Tuesday, November 28, 2006

Art at Work

Came home from Thanksgiving Holiday to find an email from Paul Tulloch at http://www.livingwork.ca/index.htm telling me that a poem I had submitted back in April or May had been short-listed in their contest, Art at Work.

I barely remember entering it......which only goes to show I need to start writing this kinda stuff down somewhere again regardless of the fact that I submit very little anywhere anymore and I am convinced that due to sheer lack of volume that I will remember when I do (because obviously I don't.)

The interesting thing about the whole thing is this: The poem which was picked (out of three which were sent) is the one I was least sure had value. It's an old one and I remember workshopping it on Eratosphere some years ago to some really bad reviews. The general consensus was "too emotional, too overblown, too too" and "this is one to keep for yourself but not to show other people because it's poorly executed and you can do much better." And they're right....it IS emotional, and it is overblown and perhaps I can do "much better" but "much better" means different things to different people. I've always wanted to write poetry which people other than poets would appreciate. I was pretty sure then (and I still think so now) that some times both of those groups can be reached by the same poem (although apparently I am often mistaken about that particular line of thought.)

I'm often caught in between two worlds - the gritty one I've lived and worked in, and the "other" one where people write beautiful words which mean essentially nothing to anyone but other well-educated and refined poets. I can mimic the refined and I can fake the well-educated but more and more I ask myself, "Why bother?" Truth is - I'm neither of those things and I'm not convinced that my poetry has to be either of those things in order to be successful.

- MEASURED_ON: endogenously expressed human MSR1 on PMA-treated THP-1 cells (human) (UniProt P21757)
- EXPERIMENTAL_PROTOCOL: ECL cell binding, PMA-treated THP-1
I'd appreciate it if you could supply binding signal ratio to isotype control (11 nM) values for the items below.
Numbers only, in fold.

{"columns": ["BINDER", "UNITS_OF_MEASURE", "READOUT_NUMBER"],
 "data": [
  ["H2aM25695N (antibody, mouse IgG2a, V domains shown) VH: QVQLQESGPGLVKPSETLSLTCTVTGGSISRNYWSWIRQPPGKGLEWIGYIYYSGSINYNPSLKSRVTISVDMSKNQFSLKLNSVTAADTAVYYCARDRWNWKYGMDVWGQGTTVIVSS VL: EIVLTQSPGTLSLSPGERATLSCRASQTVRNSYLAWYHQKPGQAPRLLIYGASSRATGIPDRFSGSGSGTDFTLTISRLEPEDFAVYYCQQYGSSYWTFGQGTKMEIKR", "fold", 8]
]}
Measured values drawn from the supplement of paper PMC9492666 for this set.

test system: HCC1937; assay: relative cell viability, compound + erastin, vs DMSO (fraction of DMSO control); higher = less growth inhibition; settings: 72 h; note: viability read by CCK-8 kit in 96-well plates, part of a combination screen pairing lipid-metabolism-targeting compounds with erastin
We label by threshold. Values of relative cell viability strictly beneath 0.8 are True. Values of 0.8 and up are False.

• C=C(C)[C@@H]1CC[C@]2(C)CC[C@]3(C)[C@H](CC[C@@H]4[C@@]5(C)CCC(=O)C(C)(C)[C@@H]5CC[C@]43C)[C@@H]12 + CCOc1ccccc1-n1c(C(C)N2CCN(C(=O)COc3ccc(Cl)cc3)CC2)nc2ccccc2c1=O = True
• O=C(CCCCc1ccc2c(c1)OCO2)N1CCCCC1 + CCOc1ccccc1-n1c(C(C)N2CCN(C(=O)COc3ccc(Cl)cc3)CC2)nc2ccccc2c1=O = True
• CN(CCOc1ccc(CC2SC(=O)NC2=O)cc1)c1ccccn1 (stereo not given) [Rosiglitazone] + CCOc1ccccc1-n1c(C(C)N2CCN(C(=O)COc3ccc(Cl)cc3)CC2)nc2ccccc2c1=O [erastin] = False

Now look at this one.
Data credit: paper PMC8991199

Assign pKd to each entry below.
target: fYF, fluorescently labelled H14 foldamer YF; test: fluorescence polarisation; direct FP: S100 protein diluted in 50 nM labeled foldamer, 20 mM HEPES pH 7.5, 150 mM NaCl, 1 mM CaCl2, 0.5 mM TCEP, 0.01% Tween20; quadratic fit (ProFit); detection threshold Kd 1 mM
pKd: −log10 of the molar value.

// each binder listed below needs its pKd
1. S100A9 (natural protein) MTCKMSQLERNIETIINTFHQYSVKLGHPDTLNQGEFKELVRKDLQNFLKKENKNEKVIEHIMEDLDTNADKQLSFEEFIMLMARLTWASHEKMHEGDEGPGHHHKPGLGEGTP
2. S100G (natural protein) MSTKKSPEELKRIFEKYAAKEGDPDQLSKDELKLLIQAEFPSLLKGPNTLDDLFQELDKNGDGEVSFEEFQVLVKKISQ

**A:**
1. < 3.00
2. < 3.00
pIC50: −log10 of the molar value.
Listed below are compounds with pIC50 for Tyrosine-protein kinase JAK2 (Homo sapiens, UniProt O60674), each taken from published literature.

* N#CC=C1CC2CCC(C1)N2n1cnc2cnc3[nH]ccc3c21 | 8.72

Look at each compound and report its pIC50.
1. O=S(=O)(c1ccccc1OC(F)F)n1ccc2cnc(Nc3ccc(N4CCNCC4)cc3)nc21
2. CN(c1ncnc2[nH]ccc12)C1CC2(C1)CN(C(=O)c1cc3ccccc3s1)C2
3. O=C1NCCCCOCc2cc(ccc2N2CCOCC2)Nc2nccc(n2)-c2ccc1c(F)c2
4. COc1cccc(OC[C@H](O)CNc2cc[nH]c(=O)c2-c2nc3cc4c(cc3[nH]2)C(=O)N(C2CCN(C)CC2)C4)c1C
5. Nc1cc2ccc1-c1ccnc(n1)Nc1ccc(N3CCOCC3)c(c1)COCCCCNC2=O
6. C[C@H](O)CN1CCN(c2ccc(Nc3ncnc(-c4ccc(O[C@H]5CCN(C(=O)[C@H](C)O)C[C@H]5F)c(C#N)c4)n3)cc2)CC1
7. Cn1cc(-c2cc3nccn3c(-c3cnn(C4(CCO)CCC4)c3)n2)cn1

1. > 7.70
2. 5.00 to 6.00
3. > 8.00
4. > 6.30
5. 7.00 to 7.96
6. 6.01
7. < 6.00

They're breeding emotion out of poetry now days. Virtually every poem I read which is current ends up boring the shit out of me. It's either sleek and sophisticated or it's full of gimmicks - and either way, it's more often than not as dull as hell. I don't want to write safe clean poetry which isn't dripping blood - even if the blood I have to drip is my own. I don't write often for that reason. It's painful, it extracts too much from me and leaves me with virtually no protection. And yet, it feels too much like cheating when a poem is written without some sort of personal emotion being not only involved but expended.

So, in a sense, I feel somewhat personally vindicated by having
Paul Tulloch and the other judges of Living Work having picked the free verse poem "Bless the Babies" for their short-list over the other (and more formal) poems which I submitted to them. It means that I had the courage and the conviction (and yes, the ego) to still feel something was good even when I'd been told by some of the best formal poets around that it wasn't.
It's good to believe in yourself.
Really good.

3 comments:

Julie Carter said...

I know what you mean, Lo. Formal poetry, especially, seems to fall prey to the pretty-pretties, where it says nothing and means nothing and feels nothing but it's got rhyme and therefore people praise it.

I know I go too far the other direction and have death and destruction too much, but dang it, I want to say something.

Lo said...

I'm good with death and destruction. I'll go so far as to say I particularly like death and destruction in ababab but it doesn't always happen that way.

I'm souring on the whole formalist movement, I think. No reason why people can't write both free verse and metered verse. No reason they can't do both well, either. I'm tired of people telling me differently.

GEL said...

Yes, it should be a choice. Writing poetry is an artform and there are many ways to express oneself. All should be recognized instead of the "current fashion."